British Mandate Palestine ARAB REVOLT 1936-39

What happened during the Arab Revolt of 1936-39?

Jaffa Waterfront

Photo Jack Hazut

Jaffa Waterfront

In April 1936, riots broke out in Jaffa commencing a three-year period of violence and civil strife in Palestine that is known as the Arab Revolt. The Arab Higher Committee, headed by the Mufti Haj Amin al-Husseini, led the campaign of terrorism against Jewish and British targets.

The Arabs began by proclaiming an Arab general strike and boycott of Jewish enterprises and products. They made demands on the British Mandate administration, principally:

The strike quickly led to a campaign of terror against Jewish people and lands. Seventeen Jews were killed the first day, with little action by the British to stop the rioters. Sparked by the Mufti's agitators, armed bands of Arab terrorists attacked Jewish villages and vehicles, as well as British Army and police forces. By August 1936, responding more to attacks on British assets than to the Jewish losses, the British began a military crack-down on the Arab terrorists.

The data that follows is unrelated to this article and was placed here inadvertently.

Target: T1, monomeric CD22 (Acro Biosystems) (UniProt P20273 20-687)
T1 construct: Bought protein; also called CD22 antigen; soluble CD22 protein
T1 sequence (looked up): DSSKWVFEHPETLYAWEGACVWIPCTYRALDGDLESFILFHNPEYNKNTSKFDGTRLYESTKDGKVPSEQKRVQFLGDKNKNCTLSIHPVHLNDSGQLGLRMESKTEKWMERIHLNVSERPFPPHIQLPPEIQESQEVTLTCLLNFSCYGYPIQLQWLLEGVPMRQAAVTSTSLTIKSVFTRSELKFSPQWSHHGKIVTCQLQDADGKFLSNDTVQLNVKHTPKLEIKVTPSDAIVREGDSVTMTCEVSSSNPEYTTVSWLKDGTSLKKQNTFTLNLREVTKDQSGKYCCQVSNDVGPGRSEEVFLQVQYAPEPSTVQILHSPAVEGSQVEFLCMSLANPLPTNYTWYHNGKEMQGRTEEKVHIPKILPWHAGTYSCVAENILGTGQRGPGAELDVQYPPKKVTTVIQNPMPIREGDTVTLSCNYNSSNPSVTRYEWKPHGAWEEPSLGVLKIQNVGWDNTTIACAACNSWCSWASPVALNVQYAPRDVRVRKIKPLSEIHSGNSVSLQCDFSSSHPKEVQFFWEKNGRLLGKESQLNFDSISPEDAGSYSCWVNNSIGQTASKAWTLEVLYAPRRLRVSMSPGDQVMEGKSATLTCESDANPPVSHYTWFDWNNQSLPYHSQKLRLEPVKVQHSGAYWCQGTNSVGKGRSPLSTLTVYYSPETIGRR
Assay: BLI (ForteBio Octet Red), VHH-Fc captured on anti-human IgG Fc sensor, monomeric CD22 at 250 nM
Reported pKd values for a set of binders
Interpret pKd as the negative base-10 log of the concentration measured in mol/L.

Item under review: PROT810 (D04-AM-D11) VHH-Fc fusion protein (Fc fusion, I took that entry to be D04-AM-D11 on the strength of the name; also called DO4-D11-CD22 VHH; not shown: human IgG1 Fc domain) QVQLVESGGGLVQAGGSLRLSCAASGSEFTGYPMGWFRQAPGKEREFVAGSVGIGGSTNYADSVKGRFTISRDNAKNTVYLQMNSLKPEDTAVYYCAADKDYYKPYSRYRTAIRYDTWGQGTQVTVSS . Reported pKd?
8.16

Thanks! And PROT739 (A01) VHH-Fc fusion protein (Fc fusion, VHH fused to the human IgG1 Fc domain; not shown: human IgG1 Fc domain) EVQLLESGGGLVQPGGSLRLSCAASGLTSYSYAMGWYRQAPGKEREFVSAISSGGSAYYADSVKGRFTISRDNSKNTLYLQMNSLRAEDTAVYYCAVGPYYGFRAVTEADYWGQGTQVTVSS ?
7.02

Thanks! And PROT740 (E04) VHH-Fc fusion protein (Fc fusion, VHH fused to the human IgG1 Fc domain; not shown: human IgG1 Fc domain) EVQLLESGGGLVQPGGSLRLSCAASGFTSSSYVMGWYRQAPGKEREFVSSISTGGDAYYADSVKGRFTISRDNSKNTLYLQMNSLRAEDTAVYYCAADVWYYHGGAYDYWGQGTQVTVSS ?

The Arab strike ended in October 1936 and a temporary peace between Arabs and Jews prevailed for almost a year. Then, in September 1937, following the July report by the Peel Commission, the violent tactics resumed. Armed Arab terrorism, under the direction of the Higher Committee, was used to attack the Jews and to suppress Arab opponents. This campaign of violence continued through 1938 and then tapered off, ending in early 1939. The toll was terrible: Eighty Jews were murdered by terrorist acts during the labor strike, and a total of 415 Jewish deaths were recorded during the whole 1936-1939 Arab Revolt period.

What was the result? The British military suppressed the Arab terrorists, but the British government in effect rewarded them with the publication of the 1939 White Paper, a pro-Arab policy statement that effectively ended the British committment to the purpose of the Palestine Mandate.

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